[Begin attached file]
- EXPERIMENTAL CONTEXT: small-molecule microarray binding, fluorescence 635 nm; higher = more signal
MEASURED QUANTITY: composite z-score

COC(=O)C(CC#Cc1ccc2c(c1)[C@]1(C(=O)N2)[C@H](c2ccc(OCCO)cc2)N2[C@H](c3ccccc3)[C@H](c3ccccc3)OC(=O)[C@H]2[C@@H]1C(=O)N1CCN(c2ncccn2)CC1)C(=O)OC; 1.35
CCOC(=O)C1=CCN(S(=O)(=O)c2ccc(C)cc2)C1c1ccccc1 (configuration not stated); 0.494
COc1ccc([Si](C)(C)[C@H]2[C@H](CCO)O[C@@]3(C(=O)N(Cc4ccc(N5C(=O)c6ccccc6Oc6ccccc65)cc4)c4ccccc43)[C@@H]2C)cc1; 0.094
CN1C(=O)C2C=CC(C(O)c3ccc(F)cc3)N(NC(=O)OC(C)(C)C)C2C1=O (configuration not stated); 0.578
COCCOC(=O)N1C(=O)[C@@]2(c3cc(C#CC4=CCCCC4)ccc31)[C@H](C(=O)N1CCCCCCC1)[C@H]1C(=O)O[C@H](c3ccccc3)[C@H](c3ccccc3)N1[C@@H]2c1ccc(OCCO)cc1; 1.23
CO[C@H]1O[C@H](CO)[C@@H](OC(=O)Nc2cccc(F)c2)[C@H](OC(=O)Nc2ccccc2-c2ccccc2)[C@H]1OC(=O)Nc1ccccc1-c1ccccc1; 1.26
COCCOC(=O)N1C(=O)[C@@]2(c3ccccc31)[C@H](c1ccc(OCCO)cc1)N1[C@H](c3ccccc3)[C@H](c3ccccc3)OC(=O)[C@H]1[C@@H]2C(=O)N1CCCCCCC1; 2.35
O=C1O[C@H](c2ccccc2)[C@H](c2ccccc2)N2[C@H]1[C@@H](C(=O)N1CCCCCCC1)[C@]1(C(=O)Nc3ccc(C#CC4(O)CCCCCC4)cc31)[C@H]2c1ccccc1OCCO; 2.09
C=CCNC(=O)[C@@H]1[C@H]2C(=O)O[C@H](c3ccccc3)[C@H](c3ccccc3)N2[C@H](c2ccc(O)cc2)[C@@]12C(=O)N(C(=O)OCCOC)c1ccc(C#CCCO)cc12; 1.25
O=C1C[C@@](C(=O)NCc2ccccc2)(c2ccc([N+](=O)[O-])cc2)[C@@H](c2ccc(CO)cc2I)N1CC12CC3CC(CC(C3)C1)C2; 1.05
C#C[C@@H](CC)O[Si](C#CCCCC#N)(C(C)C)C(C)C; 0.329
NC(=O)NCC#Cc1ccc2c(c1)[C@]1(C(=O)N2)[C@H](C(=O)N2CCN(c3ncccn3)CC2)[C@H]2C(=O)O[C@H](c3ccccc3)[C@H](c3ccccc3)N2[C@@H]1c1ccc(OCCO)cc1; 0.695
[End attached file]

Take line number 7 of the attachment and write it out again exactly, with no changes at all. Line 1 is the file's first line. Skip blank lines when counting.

COCCOC(=O)N1C(=O)[C@@]2(c3cc(C#CC4=CCCCC4)ccc31)[C@H](C(=O)N1CCCCCCC1)[C@H]1C(=O)O[C@H](c3ccccc3)[C@H](c3ccccc3)N1[C@@H]2c1ccc(OCCO)cc1; 1.23